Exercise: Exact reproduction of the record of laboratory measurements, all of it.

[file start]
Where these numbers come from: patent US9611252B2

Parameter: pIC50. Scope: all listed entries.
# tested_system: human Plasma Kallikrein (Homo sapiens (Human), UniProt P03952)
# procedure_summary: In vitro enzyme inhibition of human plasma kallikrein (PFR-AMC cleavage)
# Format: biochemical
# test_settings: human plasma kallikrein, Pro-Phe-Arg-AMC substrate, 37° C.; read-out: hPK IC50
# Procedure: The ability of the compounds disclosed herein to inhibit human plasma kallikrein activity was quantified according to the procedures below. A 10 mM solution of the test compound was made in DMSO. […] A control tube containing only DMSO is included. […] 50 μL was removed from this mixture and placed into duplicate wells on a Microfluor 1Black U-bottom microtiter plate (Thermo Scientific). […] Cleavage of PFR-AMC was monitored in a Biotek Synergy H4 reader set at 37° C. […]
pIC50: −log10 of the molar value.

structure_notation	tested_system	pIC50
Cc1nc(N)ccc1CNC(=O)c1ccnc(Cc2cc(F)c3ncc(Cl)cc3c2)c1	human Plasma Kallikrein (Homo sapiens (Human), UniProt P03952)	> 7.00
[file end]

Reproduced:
Where these numbers come from: patent US9611252B2

Parameter: pIC50. Scope: all listed entries.
# tested_system: human Plasma Kallikrein (Homo sapiens (Human), UniProt P03952)
# procedure_summary: In vitro enzyme inhibition of human plasma kallikrein (PFR-AMC cleavage)
# Format: biochemical
# test_settings: human plasma kallikrein, Pro-Phe-Arg-AMC substrate, 37° C.; read-out: hPK IC50
# Procedure: The ability of the compounds disclosed herein to inhibit human plasma kallikrein activity was quantified according to the procedures below. A 10 mM solution of the test compound was made in DMSO. […] A control tube containing only DMSO is included. […] 50 μL was removed from this mixture and placed into duplicate wells on a Microfluor 1Black U-bottom microtiter plate (Thermo Scientific). […] Cleavage of PFR-AMC was monitored in a Biotek Synergy H4 reader set at 37° C. […]
pIC50: −log10 of the molar value.

structure_notation	tested_system	pIC50
Cc1nc(N)ccc1CNC(=O)c1ccnc(Cc2cc(F)c3ncc(Cl)cc3c2)c1	human Plasma Kallikrein (Homo sapiens (Human), UniProt P03952)	> 7.00